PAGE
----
In: PLoS Genetics, Vol. 8, No. 4, e1002653, 04.2012.

Research output: Contribution to journalArticle

Hauswirth, R, Haase, B, Blatter, M, Brooks, SA, Burger, D, Drögemüller, C, Gerber, V, Henke, D, Janda, J, Jude, R, Magdesian, KG, Matthews, JM, Poncet, PA, Svansson, V, Tozaki, T, Wilkinson-White, L, Penedo, C, Rieder, S & Leeb, T 2012, 'Mutations in MITF and PAX3 cause "splashed white" and other white spotting phenotypes in horses', PLoS Genetics, vol. 8, no. 4, e1002653. https://doi.org/10.1371/journal.pgen.1002653
Hauswirth R, Haase B, Blatter M, Brooks SA, Burger D, Drögemüller C et al. Mutations in MITF and PAX3 cause "splashed white" and other white spotting phenotypes in horses. PLoS Genetics. 2012 Apr;8(4). e1002653. https://doi.org/10.1371/journal.pgen.1002653
Hauswirth, Regula ; Haase, Bianca ; Blatter, Marlis ; Brooks, Samantha A. ; Burger, Dominik ; Drögemüller, Cord ; Gerber, Vincent ; Henke, Diana ; Janda, Jozef ; Jude, Rony ; Magdesian, K G ; Matthews, Jacqueline M. ; Poncet, Pierre André ; Svansson, Vilhjálmur ; Tozaki, Teruaki ; Wilkinson-White, Lorna ; Penedo, Cecilia ; Rieder, Stefan ; Leeb, Tosso. / Mutations in MITF and PAX3 cause "splashed white" and other white spotting phenotypes in horses. In: PLoS Genetics. 2012 ; Vol. 8, No. 4.
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abstract = "During fetal development neural-crest-derived melanoblasts migrate across the entire body surface and differentiate into melanocytes, the pigment-producing cells. Alterations in this precisely regulated process can lead to white spotting patterns. White spotting patterns in horses are a complex trait with a large phenotypic variance ranging from minimal white markings up to completely white horses. The {"}splashed white{"} pattern is primarily characterized by an extremely large blaze, often accompanied by extended white markings at the distal limbs and blue eyes. Some, but not all, splashed white horses are deaf. We analyzed a Quarter Horse family segregating for the splashed white coat color. Genome-wide linkage analysis in 31 horses gave a positive LOD score of 1.6 in a region on chromosome 6 containing the PAX3 gene. However, the linkage data were not in agreement with a monogenic inheritance of a single fully penetrant mutation. We sequenced the PAX3 gene and identified a missense mutation in some, but not all, splashed white Quarter Horses. Genome-wide association analysis indicated a potential second signal near MITF. We therefore sequenced the MITF gene and found a 10 bp insertion in the melanocyte-specific promoter. The MITF promoter variant was present in some splashed white Quarter Horses from the studied family, but also in splashed white horses from other horse breeds. Finally, we identified two additional non-synonymous mutations in the MITF gene in unrelated horses with white spotting phenotypes. Thus, several independent mutations in MITF and PAX3 together with known variants in the EDNRB and KIT genes explain a large proportion of horses with the more extreme white spotting phenotypes.",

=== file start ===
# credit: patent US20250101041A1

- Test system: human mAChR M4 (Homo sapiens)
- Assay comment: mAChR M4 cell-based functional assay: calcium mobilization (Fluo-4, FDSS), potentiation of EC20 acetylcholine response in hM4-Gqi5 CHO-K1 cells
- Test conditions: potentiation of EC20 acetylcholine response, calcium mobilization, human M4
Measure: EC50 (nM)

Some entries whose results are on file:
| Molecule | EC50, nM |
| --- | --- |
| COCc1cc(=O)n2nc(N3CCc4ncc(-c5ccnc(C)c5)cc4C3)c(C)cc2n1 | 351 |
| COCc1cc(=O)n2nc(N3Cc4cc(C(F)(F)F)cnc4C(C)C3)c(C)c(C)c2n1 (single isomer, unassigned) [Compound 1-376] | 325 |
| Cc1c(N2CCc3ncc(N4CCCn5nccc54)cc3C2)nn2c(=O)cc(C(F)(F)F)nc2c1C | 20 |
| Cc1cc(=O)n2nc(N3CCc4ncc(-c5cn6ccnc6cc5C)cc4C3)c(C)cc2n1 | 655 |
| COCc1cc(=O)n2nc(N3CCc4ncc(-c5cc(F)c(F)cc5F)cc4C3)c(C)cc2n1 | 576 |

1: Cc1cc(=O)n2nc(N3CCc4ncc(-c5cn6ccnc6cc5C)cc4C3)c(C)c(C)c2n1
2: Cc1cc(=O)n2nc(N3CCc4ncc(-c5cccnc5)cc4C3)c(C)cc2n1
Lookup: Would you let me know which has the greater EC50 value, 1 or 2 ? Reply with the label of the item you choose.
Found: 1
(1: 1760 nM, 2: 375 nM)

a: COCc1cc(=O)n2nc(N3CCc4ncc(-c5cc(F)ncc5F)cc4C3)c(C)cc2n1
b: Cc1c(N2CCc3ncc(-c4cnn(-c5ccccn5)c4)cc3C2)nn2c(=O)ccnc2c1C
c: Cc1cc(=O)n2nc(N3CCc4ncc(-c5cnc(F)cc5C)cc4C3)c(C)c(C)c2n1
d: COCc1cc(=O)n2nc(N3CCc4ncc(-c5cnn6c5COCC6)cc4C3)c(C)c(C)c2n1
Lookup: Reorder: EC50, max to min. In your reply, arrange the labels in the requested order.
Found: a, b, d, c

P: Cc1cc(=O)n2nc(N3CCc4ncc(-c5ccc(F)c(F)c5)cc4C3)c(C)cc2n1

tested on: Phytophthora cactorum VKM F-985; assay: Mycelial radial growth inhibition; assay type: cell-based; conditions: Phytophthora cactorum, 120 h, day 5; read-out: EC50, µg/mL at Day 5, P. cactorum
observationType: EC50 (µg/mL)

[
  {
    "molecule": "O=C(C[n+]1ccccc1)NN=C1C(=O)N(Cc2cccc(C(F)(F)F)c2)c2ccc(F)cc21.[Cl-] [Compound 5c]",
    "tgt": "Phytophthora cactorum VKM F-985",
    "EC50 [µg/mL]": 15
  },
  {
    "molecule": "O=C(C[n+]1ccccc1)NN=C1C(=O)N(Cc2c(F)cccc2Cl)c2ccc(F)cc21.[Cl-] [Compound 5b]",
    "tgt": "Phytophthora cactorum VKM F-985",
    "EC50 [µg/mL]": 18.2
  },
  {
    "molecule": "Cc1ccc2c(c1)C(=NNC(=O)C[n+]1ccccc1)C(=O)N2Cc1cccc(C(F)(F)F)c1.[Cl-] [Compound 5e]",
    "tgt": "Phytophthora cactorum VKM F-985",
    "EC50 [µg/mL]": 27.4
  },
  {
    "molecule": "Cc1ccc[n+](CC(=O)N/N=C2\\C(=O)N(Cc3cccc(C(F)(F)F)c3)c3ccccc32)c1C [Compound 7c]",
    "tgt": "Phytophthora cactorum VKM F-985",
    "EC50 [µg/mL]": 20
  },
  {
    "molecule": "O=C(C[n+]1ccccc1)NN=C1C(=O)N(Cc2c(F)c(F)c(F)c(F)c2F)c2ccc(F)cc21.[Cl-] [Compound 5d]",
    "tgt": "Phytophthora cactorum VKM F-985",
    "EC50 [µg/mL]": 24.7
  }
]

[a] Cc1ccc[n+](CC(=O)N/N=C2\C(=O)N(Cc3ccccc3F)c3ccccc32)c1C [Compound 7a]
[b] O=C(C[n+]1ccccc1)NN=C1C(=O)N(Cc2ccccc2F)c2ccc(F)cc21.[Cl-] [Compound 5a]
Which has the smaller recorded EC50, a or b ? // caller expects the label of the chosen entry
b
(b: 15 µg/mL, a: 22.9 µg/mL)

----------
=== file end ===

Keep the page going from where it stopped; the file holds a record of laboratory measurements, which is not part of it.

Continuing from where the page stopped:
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AU - Haase, Bianca

AU - Blatter, Marlis

AU - Brooks, Samantha A.

AU - Burger, Dominik

AU - Drögemüller, Cord

AU - Gerber, Vincent

AU - Henke, Diana

AU - Janda, Jozef

AU - Jude, Rony

AU - Magdesian, K G

AU - Matthews, Jacqueline M.

AU - Poncet, Pierre André

AU - Svansson, Vilhjálmur

AU - Tozaki, Teruaki

AU - Wilkinson-White, Lorna

AU - Penedo, Cecilia

AU - Rieder, Stefan